Outpatient inotropic therapy in heart transplant candidates: should its use influence waiting list priority status?J Heart Lung Transplant. 1998 Aug; 17(8):809-16.JH
The use of outpatient intravenous inotropic therapy in heart transplant candidates is contentious. In addition to concerns about morbidity and mortality rates, the current United Network for Organ Sharing (UNOS) heart allocation system presently grants no waiting list priority status benefit to candidates who receive intravenous inotropic therapy in the outpatient setting (UNOS status 2), whereas identical therapy given in an intensive care unit setting does increase priority status (UNOS status 1). The goal of this study was to determine whether an increase in UNOS waiting list priority status is justified in heart transplant candidates receiving outpatient intravenous inotropic therapy by comparing the waiting list mortality of UNOS status 2 candidates on such therapy with that of UNOS status 2 candidates maintained on oral heart failure agents alone.
This is a retrospective analysis of the pretransplantation outcomes of heart transplant candidates initially listed as UNOS status 2, comparing 29 candidates receiving intravenous outpatient inotropic therapy (group 1) to 109 candidates maintained on oral heart failure agents alone (group 2).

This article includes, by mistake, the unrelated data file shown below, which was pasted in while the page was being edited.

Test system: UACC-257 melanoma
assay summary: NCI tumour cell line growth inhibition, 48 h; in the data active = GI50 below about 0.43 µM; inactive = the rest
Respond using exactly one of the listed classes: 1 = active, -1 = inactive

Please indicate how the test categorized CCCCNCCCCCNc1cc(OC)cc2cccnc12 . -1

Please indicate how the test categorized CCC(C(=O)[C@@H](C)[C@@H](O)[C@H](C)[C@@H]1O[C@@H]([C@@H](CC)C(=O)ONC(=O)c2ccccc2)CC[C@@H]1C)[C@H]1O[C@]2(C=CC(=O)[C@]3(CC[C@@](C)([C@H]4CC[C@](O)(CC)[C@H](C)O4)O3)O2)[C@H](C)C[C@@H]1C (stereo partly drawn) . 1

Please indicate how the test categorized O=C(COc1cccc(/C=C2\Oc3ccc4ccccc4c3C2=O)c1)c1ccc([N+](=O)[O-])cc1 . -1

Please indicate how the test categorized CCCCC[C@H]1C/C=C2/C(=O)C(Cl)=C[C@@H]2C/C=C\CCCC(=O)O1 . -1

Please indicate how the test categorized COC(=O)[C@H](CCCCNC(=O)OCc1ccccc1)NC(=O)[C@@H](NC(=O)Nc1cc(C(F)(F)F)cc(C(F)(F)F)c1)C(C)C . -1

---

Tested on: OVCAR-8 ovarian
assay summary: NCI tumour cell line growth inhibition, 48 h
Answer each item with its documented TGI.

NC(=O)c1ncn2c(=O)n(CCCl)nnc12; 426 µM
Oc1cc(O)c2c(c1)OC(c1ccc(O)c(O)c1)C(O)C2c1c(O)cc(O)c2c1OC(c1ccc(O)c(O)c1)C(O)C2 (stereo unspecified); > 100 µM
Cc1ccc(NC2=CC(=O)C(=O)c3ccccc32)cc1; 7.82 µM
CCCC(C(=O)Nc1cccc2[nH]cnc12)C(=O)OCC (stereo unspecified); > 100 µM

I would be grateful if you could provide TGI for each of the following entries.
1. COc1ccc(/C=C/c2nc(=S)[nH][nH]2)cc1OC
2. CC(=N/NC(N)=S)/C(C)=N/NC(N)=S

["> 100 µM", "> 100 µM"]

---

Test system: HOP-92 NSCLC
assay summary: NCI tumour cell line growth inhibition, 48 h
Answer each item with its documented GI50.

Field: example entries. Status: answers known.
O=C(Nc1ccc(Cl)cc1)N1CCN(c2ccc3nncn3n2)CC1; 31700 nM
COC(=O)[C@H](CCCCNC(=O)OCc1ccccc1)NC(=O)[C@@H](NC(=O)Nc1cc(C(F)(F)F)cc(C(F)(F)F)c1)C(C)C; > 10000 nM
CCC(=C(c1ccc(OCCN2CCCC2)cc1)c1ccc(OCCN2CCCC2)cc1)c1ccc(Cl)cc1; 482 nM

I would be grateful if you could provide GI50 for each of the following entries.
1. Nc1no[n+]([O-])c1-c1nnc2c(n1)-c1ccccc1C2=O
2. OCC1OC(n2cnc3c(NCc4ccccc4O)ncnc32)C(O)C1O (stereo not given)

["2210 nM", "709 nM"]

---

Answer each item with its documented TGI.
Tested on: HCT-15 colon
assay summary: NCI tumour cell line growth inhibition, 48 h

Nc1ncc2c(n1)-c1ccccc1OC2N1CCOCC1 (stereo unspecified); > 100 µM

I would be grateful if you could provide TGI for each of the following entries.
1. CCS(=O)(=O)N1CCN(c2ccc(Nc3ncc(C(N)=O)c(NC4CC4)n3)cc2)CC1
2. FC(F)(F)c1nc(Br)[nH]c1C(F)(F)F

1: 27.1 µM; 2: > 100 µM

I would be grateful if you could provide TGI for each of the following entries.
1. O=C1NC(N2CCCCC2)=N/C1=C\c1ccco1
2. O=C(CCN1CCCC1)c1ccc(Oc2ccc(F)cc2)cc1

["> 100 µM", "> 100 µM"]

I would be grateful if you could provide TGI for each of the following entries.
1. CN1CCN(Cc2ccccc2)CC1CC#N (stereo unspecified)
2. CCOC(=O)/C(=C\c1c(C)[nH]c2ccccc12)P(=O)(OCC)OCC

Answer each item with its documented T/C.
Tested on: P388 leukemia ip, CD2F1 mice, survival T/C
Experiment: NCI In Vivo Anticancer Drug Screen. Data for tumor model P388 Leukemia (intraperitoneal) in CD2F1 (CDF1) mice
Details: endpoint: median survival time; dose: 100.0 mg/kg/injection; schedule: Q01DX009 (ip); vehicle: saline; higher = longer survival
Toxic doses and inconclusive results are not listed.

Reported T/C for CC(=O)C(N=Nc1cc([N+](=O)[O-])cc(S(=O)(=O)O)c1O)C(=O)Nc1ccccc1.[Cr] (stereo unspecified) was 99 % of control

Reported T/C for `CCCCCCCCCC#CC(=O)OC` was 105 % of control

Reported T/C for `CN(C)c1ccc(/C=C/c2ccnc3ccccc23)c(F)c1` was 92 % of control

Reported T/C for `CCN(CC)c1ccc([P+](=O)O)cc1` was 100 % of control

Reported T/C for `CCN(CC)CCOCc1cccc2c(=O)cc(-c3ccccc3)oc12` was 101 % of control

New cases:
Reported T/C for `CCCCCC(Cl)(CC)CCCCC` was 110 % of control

The waiting list mortality was not significantly different between the two groups (group 1=7% vs group 2=20%, p=.18); however, group 1 patients had greater morbidity rates while awaiting transplantation than group 2 patients. A greater percentage of group 1 than group 2 patients clinically deteriorated to UNOS status 1 while awaiting transplantation (45% vs 11%), resulting in more group 1 patients undergoing transplantation overall, (59% vs 33%, p=.01) and more group 1 than group 2 patients undergoing transplantation at a higher priority status, UNOS status 1 (76% vs 33%, p=.003). Group 1 patients had more pretransplantation heart failure admissions (1.2 vs 0.6 admissions/total waiting period, p=.02) and longer hospital stays (26+/-39 vs 8.8+/-16 days, p=.03), spent a greater percentage of their total waiting time hospitalized (7% vs 2%, p=.003), and were more likely than group 2 patients to receive intravenous inotropic therapy during hospitalization (70% vs 25%, p=.001).
This study suggests that heart transplant candidates who require maintenance outpatient intravenous inotropic therapy represent a subgroup of UNOS status 2 candidates with greater waiting list morbidity, but no greater waiting list mortality than candidates who can be maintained on oral heart failure agents alone. However, the current UNOS heart allocation system provides for this increased illness acuity by assigning a higher priority status when necessary. A larger, prospective study is necessary to determine whether a true difference in waiting list mortality rates exists and if an increase in priority status is justified for UNOS status 2 candidates requiring maintenance inotropic therapy.